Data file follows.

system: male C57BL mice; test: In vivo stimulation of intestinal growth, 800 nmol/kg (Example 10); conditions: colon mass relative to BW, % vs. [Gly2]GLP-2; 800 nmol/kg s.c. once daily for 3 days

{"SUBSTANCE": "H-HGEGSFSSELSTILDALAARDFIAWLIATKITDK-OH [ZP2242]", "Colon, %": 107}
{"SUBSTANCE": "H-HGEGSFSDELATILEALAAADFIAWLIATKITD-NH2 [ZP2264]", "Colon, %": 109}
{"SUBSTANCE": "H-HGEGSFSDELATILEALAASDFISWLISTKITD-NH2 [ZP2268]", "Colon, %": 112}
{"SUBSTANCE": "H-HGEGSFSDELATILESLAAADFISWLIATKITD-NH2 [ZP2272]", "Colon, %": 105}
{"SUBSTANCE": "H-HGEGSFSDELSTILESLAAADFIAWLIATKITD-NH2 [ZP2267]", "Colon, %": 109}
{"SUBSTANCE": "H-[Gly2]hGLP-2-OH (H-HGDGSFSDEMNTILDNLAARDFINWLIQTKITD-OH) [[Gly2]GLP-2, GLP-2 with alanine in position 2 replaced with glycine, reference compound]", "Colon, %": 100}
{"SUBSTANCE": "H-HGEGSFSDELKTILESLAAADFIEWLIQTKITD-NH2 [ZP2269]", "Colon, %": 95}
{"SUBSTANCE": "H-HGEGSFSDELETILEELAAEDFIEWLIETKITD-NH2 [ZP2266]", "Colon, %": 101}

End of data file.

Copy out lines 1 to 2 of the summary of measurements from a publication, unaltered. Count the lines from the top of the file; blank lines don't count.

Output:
system: male C57BL mice; test: In vivo stimulation of intestinal growth, 800 nmol/kg (Example 10); conditions: colon mass relative to BW, % vs. [Gly2]GLP-2; 800 nmol/kg s.c. once daily for 3 days

{"SUBSTANCE": "H-HGEGSFSSELSTILDALAARDFIAWLIATKITDK-OH [ZP2242]", "Colon, %": 107}